Newly reviewed documents show that former FBI agent Peter Strzok and other officials involved in the counter-intelligence probe against Donald Trump’s 2016 presidential campaign are in trouble, White House chief of staff Mark Meadows said.
U.S. Attorney John Durham is reviewing the origins of that investigation and landed his first guilty plea last month.
While he doesn’t have visibility into the timeline of Durham’s probe, Meadows said he’s reviewed additional documents that “say that a number of the players, the Peter Strzoks, the Andy McCabes, the James Comeys—and even others in the administration previously—are in real trouble because of their willingness to participate in an unlawful act.”
“And I use the word unlawful at best, it broke all kinds of protocols and at worst people should go to jail as I mentioned previously,” Meadows said during a virtual appearance on Fox Business’ “Mornings With Maria” on Monday.
Strzok, McCabe, and Comey are former high-level FBI officials.
Strzok, best known for exchanging biased text messages about Trump with an FBI lawyer he was having an affair with, was fired by FBI officials in 2018.
The former agent sat down for an interview with CBS that ran over the weekend. He insisted that the counter-intelligence probe, dubbed Crossfire Hurricane, was opened on a legitimate basis.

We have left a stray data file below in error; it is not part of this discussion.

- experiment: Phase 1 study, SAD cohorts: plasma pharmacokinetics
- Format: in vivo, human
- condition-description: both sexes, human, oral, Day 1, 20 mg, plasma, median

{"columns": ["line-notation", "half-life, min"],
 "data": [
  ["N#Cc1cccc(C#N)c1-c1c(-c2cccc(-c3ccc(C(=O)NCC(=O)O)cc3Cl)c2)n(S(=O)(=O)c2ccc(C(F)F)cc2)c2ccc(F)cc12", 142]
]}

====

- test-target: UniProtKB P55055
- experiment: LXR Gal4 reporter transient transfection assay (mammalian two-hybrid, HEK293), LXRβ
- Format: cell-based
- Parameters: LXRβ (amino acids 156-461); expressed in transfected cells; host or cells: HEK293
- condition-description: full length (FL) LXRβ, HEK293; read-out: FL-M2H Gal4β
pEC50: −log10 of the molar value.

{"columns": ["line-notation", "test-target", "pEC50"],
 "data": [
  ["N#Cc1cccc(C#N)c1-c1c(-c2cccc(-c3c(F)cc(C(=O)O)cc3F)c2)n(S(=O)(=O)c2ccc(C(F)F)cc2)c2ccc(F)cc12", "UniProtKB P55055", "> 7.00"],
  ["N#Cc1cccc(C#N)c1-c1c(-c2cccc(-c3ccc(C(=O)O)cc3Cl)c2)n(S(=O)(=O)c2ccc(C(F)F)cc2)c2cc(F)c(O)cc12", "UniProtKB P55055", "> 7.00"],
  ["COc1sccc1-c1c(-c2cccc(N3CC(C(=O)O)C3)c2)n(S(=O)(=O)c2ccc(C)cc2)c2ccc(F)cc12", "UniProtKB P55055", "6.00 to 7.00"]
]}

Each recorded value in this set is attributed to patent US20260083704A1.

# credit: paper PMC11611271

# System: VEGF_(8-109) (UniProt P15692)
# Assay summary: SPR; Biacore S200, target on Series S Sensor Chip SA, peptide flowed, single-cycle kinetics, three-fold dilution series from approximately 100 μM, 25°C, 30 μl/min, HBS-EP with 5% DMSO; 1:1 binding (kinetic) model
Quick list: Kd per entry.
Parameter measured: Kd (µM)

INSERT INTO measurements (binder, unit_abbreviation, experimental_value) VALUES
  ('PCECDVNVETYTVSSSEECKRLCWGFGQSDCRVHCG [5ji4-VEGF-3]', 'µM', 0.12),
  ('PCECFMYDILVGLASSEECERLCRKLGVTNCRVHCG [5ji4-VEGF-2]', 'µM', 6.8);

Meadows said it was easy for Strzok to make claims when not under oath.
“In all of his interview, I can tell you this: It’s not backed up by the facts. It’s not backed up by documents that I’ve seen. And ultimately his house of cards will come falling down,” Meadows said.
The facts that have come out show that officials treated Trump “very differently, in an inappropriate way, and they must be held accountable,” he added.
Durham’s criminal investigation is being kept under tight wraps, prompting much speculation about when another development will come, or even if any other people will be charged.
Trey Gowdy, a Fox News contributor who used to serve in the House of Representatives, said over the weekend that there’s concern that Durham “is dragging his feet.”
Durham, he said, “is going to access documents that the FBI never shared with Congress and he’ll write the definitive accounting of what happened.”
“Whether or not there’ll be more indictments or not, I don’t know and I like to assume that there will not be,” he said, adding: “That puts me in a small minority, but I’m assuming that the Clinesmith indictment will be the only one.”
Kevin Clinesmith recently pleaded guilty to altering an email to say Carter Page, a former Trump campaign adviser, was not a CIA asset when the CIA had said the exact opposite.
The altered email was used to obtain spy warrants against Page, enabling the FBI to conduct surveillance against Page and people he was linked to in the future and past.
Meadows, meanwhile, said Trump supports the declassification of all documents, along with full transparency.
“He has nothing to hide,” he said.
Director of National Intelligence John Ratcliffe said last week that he’s coordinating with Durham to declassify more documents.
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